Βeta-adrenergic receptors and opposition of evoked sympathetic vasoconstriction: Effects of sex and exercise training

  • Author / Creator
    Cooper, Ian R
  • Stimulation of the sympathetic nervous system evokes the release of neurotransmitters and produces vasoconstriction that is primarily mediated by the binding of norepinephrine (NE) to alpha-adrenergic receptors. However, NE may also bind to beta (β)-adrenergic receptors and produce vasodilation that may oppose vasoconstriction. Exercise training has been shown to enhance contraction-mediated inhibition of sympathetic vasoconstriction (sympatholysis), however the underlying mechanism(s) have not been fully established. It is possible that exercise training may up-regulate β- adrenergic receptor mediated vasodilation and blunt vasoconstrictor responses. Furthermore, β-adrenergic receptor function in the peripheral vasculature may be sex- specific with beta-receptor mediated vasodilation being more important in the regulation of peripheral vascular resistance in females compared to males. Therefore the present study sought to determine if β-adrenergic receptor mediated vasodilation inhibits sympathetic vasoconstrictor responses in resting and contracting skeletal muscle. Additionally the present study investigated the effects of exercise training and sex on β- adrenergic receptor mediated opposition of evoked sympathetic vasoconstriction. It was hypothesized that β-adrenergic receptors would oppose evoked sympathetic vasoconstriction at rest and during exercise in females, but would not oppose sympathetic vasoconstriction in males. Additionally it was hypothesized that exercise training would augment β-adrenergic receptor mediated opposition to evoked sympathetic vasoconstriction in females. Male (n=18) and Female (n=17) Sprague-Dawley rats were randomized into Sedentary (S) or Exercise Trained (ET) groups. ET rats completed a 4- week treadmill training regimen (5 days/week, 15 min at 40m/min). At the completion of 2 ET or S, rats were anaesthetized and instrumented for the measurement of femoral vascular conductance (FVC), stimulation of the lumbar sympathetic chain, and contraction of the triceps surae muscle group. The percentage change of femoral vascular conductance (FVC) in response to sympathetic chain stimulation delivered at 2 and 5 Hz was determined at rest and during triceps surae muscle contraction (60% maximal contractile force) before (Control) and after β-adrenergic blockade (propranolol; 0.075mg/kg body mass, I.V.). Contrary to the hypothesis, β-adrenergic blockade decreased evoked sympathetic vasoconstriction (P < 0.05), and was not different between males and females at rest (P > 0.05). During skeletal muscle contraction, female rats had lower responses to evoked sympathetic vasoconstriction than males (P < 0.05), but it was not altered by β-adrenergic blockade (P > 0.05). In contrast to previous research from our laboratory, exercise training did not alter (P > 0.05) sympathetic vasoconstrictor responsiveness or inhibition of sympathetic vasoconstriction. The present study demonstrates that β-adrenergic receptors do not oppose sympathetic vasoconstriction at rest or during skeletal muscle contraction in the hindlimb of rats and at rest are not different between males and females. However during skeletal muscle contraction, females demonstrate a greater attenuation of evoked sympathetic vasoconstriction that was not altered by β-adrenergic receptor antagonism. Collectively, the results from this study suggest that β-adrenergic receptors do not oppose evoked vasoconstrictor responses in resting and contracting skeletal muscle. This study also demonstrated that contraction-mediated inhibition of sympathetic vasoconstriction is greater in female compared to rats. The enhanced blunting of vasoconstriction in female rats was not altered by exercise training and does not appear to be mediated by β-adrenergic receptors.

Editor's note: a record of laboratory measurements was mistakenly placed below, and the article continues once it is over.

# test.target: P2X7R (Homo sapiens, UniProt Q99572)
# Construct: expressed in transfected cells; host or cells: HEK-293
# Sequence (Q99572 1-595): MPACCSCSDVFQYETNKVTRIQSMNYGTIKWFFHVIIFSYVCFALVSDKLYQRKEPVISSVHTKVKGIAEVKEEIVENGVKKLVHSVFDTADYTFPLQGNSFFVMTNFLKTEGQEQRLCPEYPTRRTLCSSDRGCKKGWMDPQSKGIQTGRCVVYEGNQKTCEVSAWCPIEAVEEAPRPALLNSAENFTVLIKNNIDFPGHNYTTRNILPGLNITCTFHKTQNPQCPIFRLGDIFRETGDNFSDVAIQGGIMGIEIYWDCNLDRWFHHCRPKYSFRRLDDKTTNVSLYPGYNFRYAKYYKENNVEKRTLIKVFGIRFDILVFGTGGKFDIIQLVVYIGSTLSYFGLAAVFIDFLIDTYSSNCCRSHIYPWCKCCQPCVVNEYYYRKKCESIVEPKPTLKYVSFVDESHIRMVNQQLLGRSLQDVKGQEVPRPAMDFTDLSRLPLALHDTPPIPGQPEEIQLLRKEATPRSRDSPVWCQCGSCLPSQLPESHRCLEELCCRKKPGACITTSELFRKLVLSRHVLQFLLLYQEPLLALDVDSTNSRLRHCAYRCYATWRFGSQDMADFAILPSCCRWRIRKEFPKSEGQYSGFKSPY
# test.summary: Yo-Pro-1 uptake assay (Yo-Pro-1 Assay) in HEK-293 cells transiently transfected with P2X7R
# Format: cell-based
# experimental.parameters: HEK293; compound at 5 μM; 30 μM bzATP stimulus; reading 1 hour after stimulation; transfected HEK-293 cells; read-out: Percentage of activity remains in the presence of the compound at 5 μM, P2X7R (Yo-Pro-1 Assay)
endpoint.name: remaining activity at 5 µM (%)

• Subjects / Keywords
  • Graduation date
    Fall 2016
  • Type of Item
  • Degree
    Master of Science
  • DOI
  • License
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